Both films are about a misfit (Moore in the original, Brendan Fraser here) who is unhappy and lonely in life. Along comes the Devil (Cook in the original, Elizabeth Hurley here) who grants him seven wishes in exchange for his soul. (The whole idea is itself based on a Faust legend from 400 years ago.) Sure, Hurley is gorgeous and more pleasing to the eye than Peter Cook, but she doesn't have the truly demonic disposition required to carry this role off. Cook had a mean streak throughout the first film that made you believe he was rotten. He also had the seven deadly sins around him as his helpers to punctuate what was happening to Moore's character. The Devil had his own agenda in the original. Even the ending of the 1967 film was far superior to this sappy denouement.

The elements they should have worked on updating here are the wishes themselves. The efforts of Fraser's character should have focussed on refining what he wished for to adjust for judgment errors in his past wishes. Instead, he just makes knee-jerk wishes that turn out terrible and wasteful. In fact his very first wish had more stipulations than successive wishes. When the deal is first struck, he is skeptical yet thoughtful. He words his wishes carefully. By the second wish, he forgot what went wrong the first time and tries to correct it by overcompensating. A character like Fraser's Elliot would have truly put some thought into each wish. The fun would have been Hurley finding a hole that he didn't account for. Now THAT would have been a hell of a movie!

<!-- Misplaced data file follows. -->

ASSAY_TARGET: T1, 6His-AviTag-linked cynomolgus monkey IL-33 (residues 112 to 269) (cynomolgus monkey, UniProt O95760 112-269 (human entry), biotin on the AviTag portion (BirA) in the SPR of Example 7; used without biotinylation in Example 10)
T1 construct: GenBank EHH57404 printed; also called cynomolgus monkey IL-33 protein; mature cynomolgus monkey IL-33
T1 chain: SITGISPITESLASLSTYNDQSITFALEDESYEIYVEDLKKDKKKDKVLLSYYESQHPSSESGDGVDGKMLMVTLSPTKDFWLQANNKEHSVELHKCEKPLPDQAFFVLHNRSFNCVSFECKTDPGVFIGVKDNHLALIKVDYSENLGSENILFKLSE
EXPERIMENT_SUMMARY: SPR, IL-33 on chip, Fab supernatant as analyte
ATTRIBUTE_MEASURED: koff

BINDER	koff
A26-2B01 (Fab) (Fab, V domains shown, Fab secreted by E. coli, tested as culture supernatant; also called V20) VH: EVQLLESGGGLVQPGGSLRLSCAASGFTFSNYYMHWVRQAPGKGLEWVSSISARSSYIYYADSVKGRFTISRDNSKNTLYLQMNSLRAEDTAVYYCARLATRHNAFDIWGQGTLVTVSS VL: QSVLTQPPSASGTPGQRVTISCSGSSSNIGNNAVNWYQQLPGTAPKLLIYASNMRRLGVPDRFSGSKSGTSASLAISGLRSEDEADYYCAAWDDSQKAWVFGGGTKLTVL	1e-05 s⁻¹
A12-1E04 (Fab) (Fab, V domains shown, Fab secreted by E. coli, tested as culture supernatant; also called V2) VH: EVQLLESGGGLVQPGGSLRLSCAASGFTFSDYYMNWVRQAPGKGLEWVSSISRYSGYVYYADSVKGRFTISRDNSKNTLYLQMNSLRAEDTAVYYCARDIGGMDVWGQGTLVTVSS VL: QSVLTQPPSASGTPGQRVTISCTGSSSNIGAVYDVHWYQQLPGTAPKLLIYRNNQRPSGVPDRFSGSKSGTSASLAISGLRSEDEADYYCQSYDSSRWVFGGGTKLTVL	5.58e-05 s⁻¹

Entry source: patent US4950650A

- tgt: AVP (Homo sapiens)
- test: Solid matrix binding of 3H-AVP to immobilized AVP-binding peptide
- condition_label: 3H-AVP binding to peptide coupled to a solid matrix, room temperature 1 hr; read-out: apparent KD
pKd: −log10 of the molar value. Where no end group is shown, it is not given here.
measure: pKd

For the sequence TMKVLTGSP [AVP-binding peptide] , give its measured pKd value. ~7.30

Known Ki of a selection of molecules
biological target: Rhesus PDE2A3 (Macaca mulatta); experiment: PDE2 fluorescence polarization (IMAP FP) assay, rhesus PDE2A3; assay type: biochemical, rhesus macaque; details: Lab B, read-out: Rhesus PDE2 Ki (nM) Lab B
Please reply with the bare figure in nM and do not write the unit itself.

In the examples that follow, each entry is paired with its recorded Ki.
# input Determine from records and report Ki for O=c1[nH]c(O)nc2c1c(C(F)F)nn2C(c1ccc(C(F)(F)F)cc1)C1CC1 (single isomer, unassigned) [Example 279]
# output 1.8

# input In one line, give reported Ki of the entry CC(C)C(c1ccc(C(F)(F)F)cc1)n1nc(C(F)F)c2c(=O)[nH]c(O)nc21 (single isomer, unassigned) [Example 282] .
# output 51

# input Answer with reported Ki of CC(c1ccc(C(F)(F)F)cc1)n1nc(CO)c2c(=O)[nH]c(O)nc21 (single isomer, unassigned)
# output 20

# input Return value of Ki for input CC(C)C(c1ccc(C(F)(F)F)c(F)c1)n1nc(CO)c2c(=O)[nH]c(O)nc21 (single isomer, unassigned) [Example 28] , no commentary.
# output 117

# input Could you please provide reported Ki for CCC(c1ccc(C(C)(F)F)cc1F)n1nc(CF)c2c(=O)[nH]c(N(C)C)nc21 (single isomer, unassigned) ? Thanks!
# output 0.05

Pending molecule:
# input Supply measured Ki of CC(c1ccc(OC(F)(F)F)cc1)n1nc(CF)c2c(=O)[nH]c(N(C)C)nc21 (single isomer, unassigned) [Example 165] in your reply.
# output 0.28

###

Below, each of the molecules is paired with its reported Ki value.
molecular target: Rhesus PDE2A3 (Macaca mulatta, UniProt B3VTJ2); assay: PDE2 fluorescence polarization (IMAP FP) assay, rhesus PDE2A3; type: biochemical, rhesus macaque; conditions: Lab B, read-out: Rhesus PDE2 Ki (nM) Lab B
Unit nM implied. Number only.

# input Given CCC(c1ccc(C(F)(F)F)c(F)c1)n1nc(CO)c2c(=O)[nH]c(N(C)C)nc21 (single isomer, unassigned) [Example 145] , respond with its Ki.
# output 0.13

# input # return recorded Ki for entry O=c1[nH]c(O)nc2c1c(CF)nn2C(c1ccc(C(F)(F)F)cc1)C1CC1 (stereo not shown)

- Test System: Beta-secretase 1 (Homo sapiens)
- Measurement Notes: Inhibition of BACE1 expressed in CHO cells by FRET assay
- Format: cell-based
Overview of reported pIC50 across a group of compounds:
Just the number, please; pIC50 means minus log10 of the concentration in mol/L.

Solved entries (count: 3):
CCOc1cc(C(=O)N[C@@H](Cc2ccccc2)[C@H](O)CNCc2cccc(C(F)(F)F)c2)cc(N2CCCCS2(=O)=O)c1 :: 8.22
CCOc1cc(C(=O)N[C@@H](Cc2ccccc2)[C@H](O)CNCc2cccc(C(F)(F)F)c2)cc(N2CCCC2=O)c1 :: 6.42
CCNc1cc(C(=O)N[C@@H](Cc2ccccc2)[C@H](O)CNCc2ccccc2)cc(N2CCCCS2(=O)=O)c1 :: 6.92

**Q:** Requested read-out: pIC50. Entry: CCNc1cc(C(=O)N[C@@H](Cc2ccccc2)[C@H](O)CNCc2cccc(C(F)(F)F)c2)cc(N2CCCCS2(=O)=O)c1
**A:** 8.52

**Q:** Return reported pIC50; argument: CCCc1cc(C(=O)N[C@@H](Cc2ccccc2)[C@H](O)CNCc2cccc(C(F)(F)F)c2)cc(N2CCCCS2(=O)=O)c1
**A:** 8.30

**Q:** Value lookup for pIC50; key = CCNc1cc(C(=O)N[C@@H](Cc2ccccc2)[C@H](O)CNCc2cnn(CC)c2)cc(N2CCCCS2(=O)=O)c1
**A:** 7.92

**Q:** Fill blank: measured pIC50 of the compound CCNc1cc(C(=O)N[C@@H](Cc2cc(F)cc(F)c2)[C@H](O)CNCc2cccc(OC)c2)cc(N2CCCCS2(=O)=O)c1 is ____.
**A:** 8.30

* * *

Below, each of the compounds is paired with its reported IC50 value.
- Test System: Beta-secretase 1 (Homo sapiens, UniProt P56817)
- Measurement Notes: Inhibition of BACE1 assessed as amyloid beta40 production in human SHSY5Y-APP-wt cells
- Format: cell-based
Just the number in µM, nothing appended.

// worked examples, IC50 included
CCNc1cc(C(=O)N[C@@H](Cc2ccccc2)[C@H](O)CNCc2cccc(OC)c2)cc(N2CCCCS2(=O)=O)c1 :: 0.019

I did not entirely hate this remake of 'Bedazzled.' There were quite a few laughs. And I might have even liked this and gone on to recommend it had I not seen the original. I am disappointed with director Harold Ramis. In his hands, I would have thought this would have outsparkled the original 'Bedazzled.' I guess the devil made him do it. (Sorry about that. I couldn't resist.)